Possibly a few of the regulars at this site might be interested in who I am also so I thought I’d post it up here.

And maybe one of the dozen visitors a day that come looking for insight into Precedence diagrams.

I am Craig Brown.

I have worked as a project manager and business analyst mainly in the Australian ITC, Banking industries. I have also worked in the law, education and welfare industries, including starting a law firm with some lawyerly members of my family.

The most recent after hours/ personal project I am running (with an entrepreneurial former workmate) is a dot.com start-up that I’ll be publishing here eventually.

I have worked on a variety of operations, sales and marketing projects that range from large ones that drag on for years and cost millions but leave everybody disappointed, to short sharp focused ones where everybody walks away a winner. And the ones in between.

It’s easy to say the big ones never work and are too hard, and that you should avoid them where you can, but I have to say; I respect the people that take on the big challenges and have the tenacity and bravery to slog it out over the hard yards.

Persevere was my high school’s motto. I went to university and did a bachelor of business, mainly management and marketing.

I took what I learned and started working in a help desk at an Australian telco supporting its internet, cable and telephony products. I was a troublesome worker because I was always asking questions and suggesting better ways of doing things. Eventually I was shifted into a process improvement team and from there to more projects, consulting and analysis work and so on, all the while trying to maintain a customer/client focus in my work, which has mostly worked...

Two and a half years ago I went back to formal education and began a Masters degree in project management, which is not quite completed. Part of the course required the maintenance of a learning journal. That was the genesis of this blog.

I am currently working with a Melbourne based IT consulting firm called OptimiseIT. If you are looking for work as a PM, BA, or other IT professional, or if you are considering getting into the industry, feel free to get in touch via this site or via the OptimiseIT site.

And thanks for coming by and reading my site.

18 June 2007

Comparing Software Development to Auto-mechanics part 3

What are the similarities between IT project management and a mechanics working on a car. This is the third and last in a series comparing the methods of my mechanic to project management techniques.

You can read the previous entries here.

Build and test

What I do
Not much really. The car is in his yard and he’s working on it. I have agreed to the price and conditions and don’t really expect to hear from him, although I will if something is discovered in during the work that hasn’t already been identified.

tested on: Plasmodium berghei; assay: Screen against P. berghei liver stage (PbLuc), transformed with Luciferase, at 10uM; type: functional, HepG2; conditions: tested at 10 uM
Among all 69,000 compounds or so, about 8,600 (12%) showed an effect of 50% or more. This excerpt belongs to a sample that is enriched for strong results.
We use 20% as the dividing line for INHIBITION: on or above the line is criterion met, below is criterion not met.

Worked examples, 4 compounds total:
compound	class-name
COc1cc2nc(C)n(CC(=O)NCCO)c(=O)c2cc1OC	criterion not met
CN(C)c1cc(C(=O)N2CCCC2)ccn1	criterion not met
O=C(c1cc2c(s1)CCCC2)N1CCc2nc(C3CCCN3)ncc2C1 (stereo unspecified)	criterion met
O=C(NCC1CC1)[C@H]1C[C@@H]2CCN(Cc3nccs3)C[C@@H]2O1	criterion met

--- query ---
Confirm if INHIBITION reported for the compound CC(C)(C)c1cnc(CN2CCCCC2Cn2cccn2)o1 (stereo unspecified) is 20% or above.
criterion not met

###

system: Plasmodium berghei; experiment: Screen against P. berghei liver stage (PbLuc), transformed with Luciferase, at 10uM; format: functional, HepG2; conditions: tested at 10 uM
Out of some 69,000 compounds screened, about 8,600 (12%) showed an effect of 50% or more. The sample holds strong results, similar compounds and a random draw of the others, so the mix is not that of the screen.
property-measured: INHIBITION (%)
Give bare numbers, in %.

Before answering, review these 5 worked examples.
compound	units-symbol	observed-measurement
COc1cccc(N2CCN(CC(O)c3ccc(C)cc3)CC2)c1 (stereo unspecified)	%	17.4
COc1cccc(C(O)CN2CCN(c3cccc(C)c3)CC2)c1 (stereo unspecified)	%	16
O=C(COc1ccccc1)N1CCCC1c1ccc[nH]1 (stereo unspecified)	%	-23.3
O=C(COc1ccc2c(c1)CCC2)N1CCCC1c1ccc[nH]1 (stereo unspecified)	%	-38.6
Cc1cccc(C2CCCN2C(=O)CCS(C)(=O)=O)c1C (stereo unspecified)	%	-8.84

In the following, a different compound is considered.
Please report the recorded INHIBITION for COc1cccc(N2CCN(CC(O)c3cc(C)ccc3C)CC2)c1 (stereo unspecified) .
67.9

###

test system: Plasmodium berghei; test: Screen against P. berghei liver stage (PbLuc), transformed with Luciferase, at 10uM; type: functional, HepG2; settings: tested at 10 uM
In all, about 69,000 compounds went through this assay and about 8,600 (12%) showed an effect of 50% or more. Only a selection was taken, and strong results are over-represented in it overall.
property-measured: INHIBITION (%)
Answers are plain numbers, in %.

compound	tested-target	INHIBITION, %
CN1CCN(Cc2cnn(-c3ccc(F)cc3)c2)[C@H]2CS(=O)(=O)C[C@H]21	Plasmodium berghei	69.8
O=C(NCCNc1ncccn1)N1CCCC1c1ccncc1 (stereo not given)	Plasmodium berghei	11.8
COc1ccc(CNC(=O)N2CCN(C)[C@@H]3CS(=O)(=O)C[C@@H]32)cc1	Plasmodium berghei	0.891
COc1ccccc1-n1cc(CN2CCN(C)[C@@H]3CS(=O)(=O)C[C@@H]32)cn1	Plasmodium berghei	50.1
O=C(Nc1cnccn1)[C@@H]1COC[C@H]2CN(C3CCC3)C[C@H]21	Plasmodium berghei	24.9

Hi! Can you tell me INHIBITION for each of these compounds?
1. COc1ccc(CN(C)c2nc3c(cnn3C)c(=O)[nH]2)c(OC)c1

For example if there is a problem that is discovered when the car is disassembled I’ll get a call to discuss the change of scope and the potential options and their costs. This would be similar to the change control processes used by projects.

What he does
My mechanic will be doing the work according to his plan. If pieces of work come under his allocated time budget, he’ll accrue them in his contingency – that is; I won’t hear about them unless there is time left over at the end. The same goes for parts.

If things swing the other way they will use up some of the contingency he build up or loaded in at the front of the process. If things really start to blow out I’ll get a call. Given the maturity of the estimating process that is only likely to happen if there are undiscovered problems like those mentioned above.

The test part of the process is similar also. He will test each piece of work as he goes and when completed major components will be tested together. For example once all the engine work is done the engine will be turned over and run for a few minutes. Additionally as all the components are completed the whole car will be tested with a test drive. F he notices any problems he’ll get back under the bonnet and fix them.

How he charges
At this stage I am being charged time and materials, but I have been given a cost estimate that I expect my mechanics to stick to within a certain range, say 15%.

I have opted to take the off peak time i.e. get my work done a little cheaper because I am not asking for it to be ready within a week or two. That means it could be several weeks before the car is ready. I have not worked any arrangement out for this process, although given the maturity of his business, he has indicated about 4-5 weeks as a reasonable time to wait.

Similarities and differences to software
I guess the processes are similar here, especially the change control process.

The key difference seems to be the maturity of the estimating process means that I can be confident in the cost closely matching the estimate. My experience in the past is that usually, but not always, mechanics come in under budget.

Another difference is the mechanic’s ability to act as a user (a driver.) He can test drivethe car and assess, probably better than I can, whether it is fully ready for service.

Here’s hoping.

16 June 2007

Ethics in project management

An interruption to the normal broadcast.

I was just at Seth Godin’s blog where he has posted an article about ethics in marketing.

It got me thinking that you should apply the same principles to your project work. Have you even quit a job or changed a project’s direction because of the ethics involved. Have you thought about your values and how they align with your job?

The PMI has a standard for ethics that you sign up to when you join. Here’s a top level summary.

Member Code of Ethics:
As a professional in the field of project management, PMI members pledge to uphold and abide by the following: